I agree with Bart that the important thing is the writing. We have to make the text the best we can. That takes time. But if we want our stories to move hearts and expand minds, we have to spend a lot of time on the publishing end, too. Publishing is the bridge between reader and writer, so it’s important and inevitable that we exert a lot of energy on that. I know what Bart’s saying about the frustrations of time spent searching for a publisher we never find, and formatting manuscripts for agents that never even respond to decline. Life isn’t long enough to spend so much time pissing into the wind. But I still think it’s necessary to think of which of our many options fits our project. If you believe your novel is solid, you should spend some time pursuing an agent to find a traditional publisher — if it’s the right story for a commercial enterprise. As I work on book projects, I no longer always think of which big publisher I’d like to publish it the way I used to. Now I ask myself what form is best suited to my book’s length and content, and who prints books like it. Is a trade publisher the best for my collection of jazz essays, or should I print it myself? Again, I agree with Bart: big publishing houses will get your book to the most readers. But expecting a big house to publish jazz writing would likely be a waste of time, because unless you’re Whitney Balliett, that’s rarely seen as a commercially viable genre. (And I’m no Whitney Balliett.) Instead, I’ll likely publish that collection myself. Fortunately, our new world means that we writers can design, print, promote and distribute our own books comparatively well. Self-publishing isn’t what it used to be, though hustling is the same as it ever was. I’m all for it. Just as I’m all for a world where both commercial and independent presses thrive, and for the Espresso Book Machine and the stapler I used to collate essays that I printed out and sold on the street of downtown Portland in April for a few dollars a piece. Diversity is the key to a richer world. Writers need options and different approaches, just as humanity needs diversity of culture, ethnicity and opinion. Find the format that suits your story, and work hard to get the story out there. My chapbook opened my eyes in so many ways. I feel more optimistic and empowered now than ever before, because we writers have so many great options. Most of us still have to keep our day jobs, though, but what else is new?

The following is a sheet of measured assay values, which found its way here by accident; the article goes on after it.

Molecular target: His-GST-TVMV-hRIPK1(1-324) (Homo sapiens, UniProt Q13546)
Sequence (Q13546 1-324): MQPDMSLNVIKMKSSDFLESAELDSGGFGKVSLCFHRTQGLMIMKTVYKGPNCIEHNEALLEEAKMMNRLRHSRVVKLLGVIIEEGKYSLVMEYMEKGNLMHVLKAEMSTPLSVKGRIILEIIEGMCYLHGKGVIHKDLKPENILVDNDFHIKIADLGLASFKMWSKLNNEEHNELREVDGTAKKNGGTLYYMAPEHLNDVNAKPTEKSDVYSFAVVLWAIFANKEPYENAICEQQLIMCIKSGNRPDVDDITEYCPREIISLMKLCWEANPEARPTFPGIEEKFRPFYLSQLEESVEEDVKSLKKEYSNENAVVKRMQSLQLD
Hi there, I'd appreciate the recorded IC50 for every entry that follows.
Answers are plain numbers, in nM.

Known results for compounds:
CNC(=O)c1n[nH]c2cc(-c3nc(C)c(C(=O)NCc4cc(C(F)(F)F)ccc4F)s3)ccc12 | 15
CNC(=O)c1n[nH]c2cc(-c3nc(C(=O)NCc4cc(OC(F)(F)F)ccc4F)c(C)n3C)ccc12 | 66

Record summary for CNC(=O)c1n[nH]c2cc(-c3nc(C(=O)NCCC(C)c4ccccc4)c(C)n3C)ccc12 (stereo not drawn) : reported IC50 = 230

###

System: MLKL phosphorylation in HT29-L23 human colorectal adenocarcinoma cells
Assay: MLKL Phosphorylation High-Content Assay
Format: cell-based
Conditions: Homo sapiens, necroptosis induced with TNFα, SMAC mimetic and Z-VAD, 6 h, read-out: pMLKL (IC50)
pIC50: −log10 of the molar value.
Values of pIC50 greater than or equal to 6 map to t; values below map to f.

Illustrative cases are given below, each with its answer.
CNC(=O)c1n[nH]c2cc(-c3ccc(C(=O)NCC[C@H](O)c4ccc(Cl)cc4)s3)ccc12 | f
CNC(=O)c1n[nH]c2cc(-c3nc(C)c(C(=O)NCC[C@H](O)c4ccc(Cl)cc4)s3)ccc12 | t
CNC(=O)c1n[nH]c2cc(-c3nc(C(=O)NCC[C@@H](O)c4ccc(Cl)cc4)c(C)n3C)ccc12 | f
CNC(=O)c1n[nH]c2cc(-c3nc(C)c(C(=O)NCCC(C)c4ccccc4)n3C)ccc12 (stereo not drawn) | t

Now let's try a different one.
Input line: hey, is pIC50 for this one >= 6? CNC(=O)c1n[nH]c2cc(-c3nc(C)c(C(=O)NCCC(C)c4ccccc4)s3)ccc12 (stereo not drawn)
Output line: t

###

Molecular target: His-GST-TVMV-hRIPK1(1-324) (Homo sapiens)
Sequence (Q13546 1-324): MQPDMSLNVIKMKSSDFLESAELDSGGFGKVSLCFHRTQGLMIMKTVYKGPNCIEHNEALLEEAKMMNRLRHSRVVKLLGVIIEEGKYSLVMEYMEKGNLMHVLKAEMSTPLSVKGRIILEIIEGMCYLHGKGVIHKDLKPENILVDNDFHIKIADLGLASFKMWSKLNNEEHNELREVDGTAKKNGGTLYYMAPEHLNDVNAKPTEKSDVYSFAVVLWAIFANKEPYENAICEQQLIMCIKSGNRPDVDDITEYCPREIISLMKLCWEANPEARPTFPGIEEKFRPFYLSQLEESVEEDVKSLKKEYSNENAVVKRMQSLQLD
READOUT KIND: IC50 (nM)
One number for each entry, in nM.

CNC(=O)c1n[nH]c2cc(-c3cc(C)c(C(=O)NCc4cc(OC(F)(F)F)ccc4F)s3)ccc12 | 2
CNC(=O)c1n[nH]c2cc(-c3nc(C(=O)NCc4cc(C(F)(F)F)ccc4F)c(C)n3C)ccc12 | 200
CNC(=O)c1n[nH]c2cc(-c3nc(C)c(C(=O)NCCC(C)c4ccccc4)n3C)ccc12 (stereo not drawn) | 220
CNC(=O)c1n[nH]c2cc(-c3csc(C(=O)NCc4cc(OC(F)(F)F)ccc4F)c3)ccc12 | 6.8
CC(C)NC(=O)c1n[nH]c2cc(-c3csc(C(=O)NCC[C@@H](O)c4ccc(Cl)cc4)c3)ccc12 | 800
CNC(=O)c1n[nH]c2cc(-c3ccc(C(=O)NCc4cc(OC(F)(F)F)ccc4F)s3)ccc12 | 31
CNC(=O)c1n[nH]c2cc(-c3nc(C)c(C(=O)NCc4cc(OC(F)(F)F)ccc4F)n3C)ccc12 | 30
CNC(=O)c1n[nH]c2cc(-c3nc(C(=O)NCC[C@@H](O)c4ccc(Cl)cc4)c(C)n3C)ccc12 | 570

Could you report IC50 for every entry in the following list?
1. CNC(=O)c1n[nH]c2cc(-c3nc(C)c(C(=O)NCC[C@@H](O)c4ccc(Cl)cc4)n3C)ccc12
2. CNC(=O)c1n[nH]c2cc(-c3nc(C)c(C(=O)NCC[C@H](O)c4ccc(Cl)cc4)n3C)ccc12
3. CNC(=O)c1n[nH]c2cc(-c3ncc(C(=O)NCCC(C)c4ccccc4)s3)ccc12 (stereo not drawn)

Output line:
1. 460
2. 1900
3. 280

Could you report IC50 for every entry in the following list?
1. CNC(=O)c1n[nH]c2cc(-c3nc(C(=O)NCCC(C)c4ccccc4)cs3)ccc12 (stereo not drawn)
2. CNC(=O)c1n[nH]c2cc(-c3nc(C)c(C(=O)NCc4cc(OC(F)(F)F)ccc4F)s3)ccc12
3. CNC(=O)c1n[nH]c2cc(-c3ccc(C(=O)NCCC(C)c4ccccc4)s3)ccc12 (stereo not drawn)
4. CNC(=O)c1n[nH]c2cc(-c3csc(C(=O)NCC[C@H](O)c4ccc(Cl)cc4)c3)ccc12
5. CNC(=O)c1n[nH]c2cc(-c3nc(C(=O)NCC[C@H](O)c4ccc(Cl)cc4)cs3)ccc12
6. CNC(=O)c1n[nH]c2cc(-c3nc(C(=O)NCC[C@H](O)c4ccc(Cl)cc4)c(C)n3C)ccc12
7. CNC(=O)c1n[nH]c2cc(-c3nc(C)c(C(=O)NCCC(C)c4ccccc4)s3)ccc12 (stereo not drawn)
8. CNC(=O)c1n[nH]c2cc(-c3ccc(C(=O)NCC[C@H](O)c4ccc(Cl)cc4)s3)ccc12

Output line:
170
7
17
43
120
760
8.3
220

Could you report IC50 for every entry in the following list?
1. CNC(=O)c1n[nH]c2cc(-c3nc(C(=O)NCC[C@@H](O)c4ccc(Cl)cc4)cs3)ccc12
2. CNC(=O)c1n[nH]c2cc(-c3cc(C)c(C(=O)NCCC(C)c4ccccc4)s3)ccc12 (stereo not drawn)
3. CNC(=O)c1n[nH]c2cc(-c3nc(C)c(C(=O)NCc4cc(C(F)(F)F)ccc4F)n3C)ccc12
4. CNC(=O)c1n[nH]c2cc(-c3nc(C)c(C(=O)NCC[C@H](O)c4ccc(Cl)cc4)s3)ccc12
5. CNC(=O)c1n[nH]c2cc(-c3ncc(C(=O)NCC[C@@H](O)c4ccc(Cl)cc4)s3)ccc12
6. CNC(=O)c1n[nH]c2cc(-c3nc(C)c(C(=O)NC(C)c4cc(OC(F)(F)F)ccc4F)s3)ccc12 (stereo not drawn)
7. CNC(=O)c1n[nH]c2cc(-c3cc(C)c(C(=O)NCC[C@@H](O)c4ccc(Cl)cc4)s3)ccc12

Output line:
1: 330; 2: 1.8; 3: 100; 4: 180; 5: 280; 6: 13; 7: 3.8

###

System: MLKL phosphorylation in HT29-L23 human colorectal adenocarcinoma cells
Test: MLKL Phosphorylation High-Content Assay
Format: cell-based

Courtney Maum: Other than continuing to admire and support the intrepidity, creativity and sense of humor of small, independent presses, no, publishing a chapbook hasn’t influenced my future projects mostly because I don’t have any right now. I finished two huge projects this year so I’m treating myself to a vacation for which I’m leaving in 24 hours. Back to Mexico I go! This being said, having a tiny little book out in the world that can actually be held, be ordered, be read, be liked, be disliked — it’s a great feeling, and I love the size and “attitude” of chapbooks. When it comes to publishing, I’m of the “can’t we all get along?” mentality: self-publishing, indies, mainstream publishers…they all provide worthwhile roles and with really hard work, diligence, patience and unremitting optimism, I do think that the right work will find the right place. -